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Social Workers Have Led the Way in Formulating and Implementing Public Policy
By Miriam Edelman

Jeannette Rankin, Frances Perkins, Dorothy Height, Karen Bass, and Wendy Sherman are shining examples of the potential of social workers for profound contributions to the formulation and implementation of public policy at state, federal, and global levels.

Building on her experience as a social worker, Rankin became a leader in the women’s suffrage movement. She was instrumental in making Montana the tenth state to grant the right to vote to women. Her work there, which included her being the first female to speak to the state legislature, revived the inactive suffrage movement in the state. Running on a platform supporting “nationwide suffrage, child welfare legislation, and the prohibition of alcohol,” she became the first woman elected to the United States Congress in 1914, several years before women gained the right to vote throughout the United States via the 19th Amendment. Her first Congressional bill, H.J. Res. 3, the Susan B. Anthony amendment, sought to grant women the right to vote nationwide. Believing firmly in the possibility of resolving differences without violence, Rankin was the only member of Congress to vote against entry to both World Wars I and II. While other members of Congress voted against entering World War I, only Rankin voted against entry in World War II.

Perkins’ experience as a social worker at settlement houses led her to ground-breaking public policy roles in major positions in the New York State and federal governments. She was the New York State Industrial Commission’s first female member. As secretary of labor under President Franklin D. Roosevelt, Perkins was the first female Cabinet secretary and the first female in the presidential line of succession. She is credited with being the main architect of several New Deal social programs, and her legacy includes Social Security, the 40-hour work week, minimum wage, and the end of child work. The US Department of Labor’s headquarters is the Frances Perkins Building.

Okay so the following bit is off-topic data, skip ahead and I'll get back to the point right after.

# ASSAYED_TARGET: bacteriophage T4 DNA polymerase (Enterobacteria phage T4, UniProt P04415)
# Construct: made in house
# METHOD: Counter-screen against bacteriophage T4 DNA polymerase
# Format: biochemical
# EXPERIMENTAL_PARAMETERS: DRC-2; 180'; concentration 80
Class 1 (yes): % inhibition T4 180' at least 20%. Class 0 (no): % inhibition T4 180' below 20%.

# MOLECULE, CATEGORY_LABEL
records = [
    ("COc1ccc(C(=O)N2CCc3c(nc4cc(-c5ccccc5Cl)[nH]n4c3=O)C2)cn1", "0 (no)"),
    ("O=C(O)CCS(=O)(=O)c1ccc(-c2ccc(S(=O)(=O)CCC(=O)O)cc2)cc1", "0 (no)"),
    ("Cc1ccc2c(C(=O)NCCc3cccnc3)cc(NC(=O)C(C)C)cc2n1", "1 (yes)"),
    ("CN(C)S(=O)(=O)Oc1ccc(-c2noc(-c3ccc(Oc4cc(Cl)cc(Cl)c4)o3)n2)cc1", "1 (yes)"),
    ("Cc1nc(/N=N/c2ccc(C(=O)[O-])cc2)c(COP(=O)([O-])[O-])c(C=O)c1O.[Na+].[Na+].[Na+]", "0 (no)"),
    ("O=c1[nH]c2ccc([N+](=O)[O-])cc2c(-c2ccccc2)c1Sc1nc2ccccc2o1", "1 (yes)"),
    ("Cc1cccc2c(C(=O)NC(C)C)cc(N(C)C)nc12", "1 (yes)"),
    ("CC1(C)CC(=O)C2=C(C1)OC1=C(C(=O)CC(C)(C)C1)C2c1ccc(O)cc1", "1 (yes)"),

Height began her career as a case worker with the New York City Welfare Department, learning the importance of social justice for her clients and the community. Throughout her life, she was a leader in struggles for equal rights for Black Americans and women. Credited as the “Godmother of the Civil Rights Movement,” she was the only woman at the movement’s highest level. As President of the National Council of Negro Women during the movement’s most critical years, she created social programs to improve the lives of Black Americans in the South. She’s recognized as being the first person in the Civil Rights movement to merge the historically separate issues of equality for women and equality for Black Americans. Height was one of the top organizers of the March on Washington in 1963 and represented the only women’s organization to be acknowledged there. Her importance in the Civil Rights Movement caused her to advise major political figures of both parties (including First Lady Eleanor Roosevelt and Presidents Dwight D. Eisenhower and Lyndon B. Johnson). Height’s honors include the prestigious Presidential Medal of Freedom (1994) and the Congressional Gold Medal (2004).

Bass, serving as Mayor of Los Angeles since 2022, is a social worker and former physician’s assistant. She has been a leader at the state, federal, and now city level.  She became the first Black woman to lead a state legislative chamber in US history when she was Speaker of the California State Assembly. She focused on reforming the United States’ foster care system and improving the relationship between the United States and Africa. In her first term in Congress, she founded the bipartisan Congressional Chair on Foster Youth. While serving in Congress, Bass became the first woman to be elected Mayor of Los Angeles. In 2020, she was under consideration to be the running mate for Vice President Joe Biden. While a member of Congress, Bass decided to pursue a master’s degree in social work  to be better able to improve the child welfare system. 

After having early career in community mental health (including having been Maryland’s Director of  the Office of Child Welfare), Sherman held leading foreign policy roles in three presidential administrations. She became the first female deputy secretary of state in 2021. She was the Biden Administration’s default diplomat for “hard conversations in hard places” and the State Department’s “point person on China policy.” She previously performed leadership roles in foreign policy in the Clinton and Obama Administrations. During the latter, she was the lead US negotiator in nuclear deal talks with Iran. Sherman credits her social work and community organizing background in leading these talks to success. Sherman also worked on Israeli-Palestinian negotiations and discussions with North Korea. She is credited with assisting in improving relationships between South Korea and Japan, worked for the US Congress and the Democratic National Committee, and was the executive director of Emily’s List, which seeks to elect prochoice Democratic women. Sherman credits her social work skills as being “critical to making a difference in the world.”

Social workers should look to these and other examples and be encouraged to continue to take part in the formulation and implementation of beneficial public policy at every level inside and outside of government.

— Miriam Edelman is a policy professional in Washington, D.C. She interned/worked for the US Congress (US Senate and the US House of Representatives) for about five years.